Today’s news reports about a plastic bag and sweet wrapper being found at the bottom of the Mariana Trench have got us thinking. We have all heard about the Great Pacific Garbage Patch. According to some reports, this floating landfill between Hawaii and California is twice the size of Texas, or three times that of France. NOAA (the US National Oceanic and Atmospheric Administration) says its not like a landfill. It is more like a giant smog patch made up of microplastics suspended in the water column. Too small to gather up in a net or suck up with a vacuum cleaner.
In July 2017 we saw news reports about another such patch in the South Pacific, off the coasts of Chile and Peru. This one only 1.5 times the size of Texas. Oh good. But wait. According to a UNEP report way back in 2006, every square mile of ocean worldwide contains on average 46,000 pieces of plastic. Who counts this stuff?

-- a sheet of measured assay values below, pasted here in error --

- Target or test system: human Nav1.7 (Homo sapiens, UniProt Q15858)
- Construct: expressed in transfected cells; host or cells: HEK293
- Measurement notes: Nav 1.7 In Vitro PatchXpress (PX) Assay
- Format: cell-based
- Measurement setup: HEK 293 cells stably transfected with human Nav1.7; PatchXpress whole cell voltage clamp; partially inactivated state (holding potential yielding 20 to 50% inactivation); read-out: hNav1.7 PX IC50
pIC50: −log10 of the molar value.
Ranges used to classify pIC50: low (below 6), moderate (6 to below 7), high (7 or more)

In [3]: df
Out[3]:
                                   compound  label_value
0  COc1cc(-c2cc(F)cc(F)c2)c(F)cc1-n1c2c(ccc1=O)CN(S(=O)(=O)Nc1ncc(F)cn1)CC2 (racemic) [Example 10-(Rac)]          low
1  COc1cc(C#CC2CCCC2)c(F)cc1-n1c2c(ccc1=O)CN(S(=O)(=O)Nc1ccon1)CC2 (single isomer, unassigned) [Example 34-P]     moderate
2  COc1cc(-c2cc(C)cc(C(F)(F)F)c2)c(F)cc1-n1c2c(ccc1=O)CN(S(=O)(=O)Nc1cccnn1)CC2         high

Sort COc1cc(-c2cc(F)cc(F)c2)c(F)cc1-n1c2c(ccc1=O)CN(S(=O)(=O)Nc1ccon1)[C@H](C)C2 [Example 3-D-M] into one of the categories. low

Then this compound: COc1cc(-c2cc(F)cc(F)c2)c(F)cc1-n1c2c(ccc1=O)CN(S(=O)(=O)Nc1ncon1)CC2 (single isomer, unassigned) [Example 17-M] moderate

According to the World Economic Forum, not normally known for its alarmism, by 2050 there will be more plastic in the oceans by weight, than fish.
This sounds to us like an environmental security problem if ever there was one. How are we going to get rid of the plastic? The standard answer is that you can’t. Not the vast bulk of it. Discarded fishing nets, plastic containers and car tires can be swept up, possibly. But not the smoglike microplastics. We can only try and stop microplastics getting there in the first place.
But is the standard answer good enough? Or should we be charging our scientists to think harder about how to filter out the microplastics? Fish and turtles and marine mammals can concentrate the stuff. In their intestines. Why can’t we imitate ocean-based life forms and ingest the microplastic by floating machinery? Paid for by the plastics industries that put the plastic there in the first place?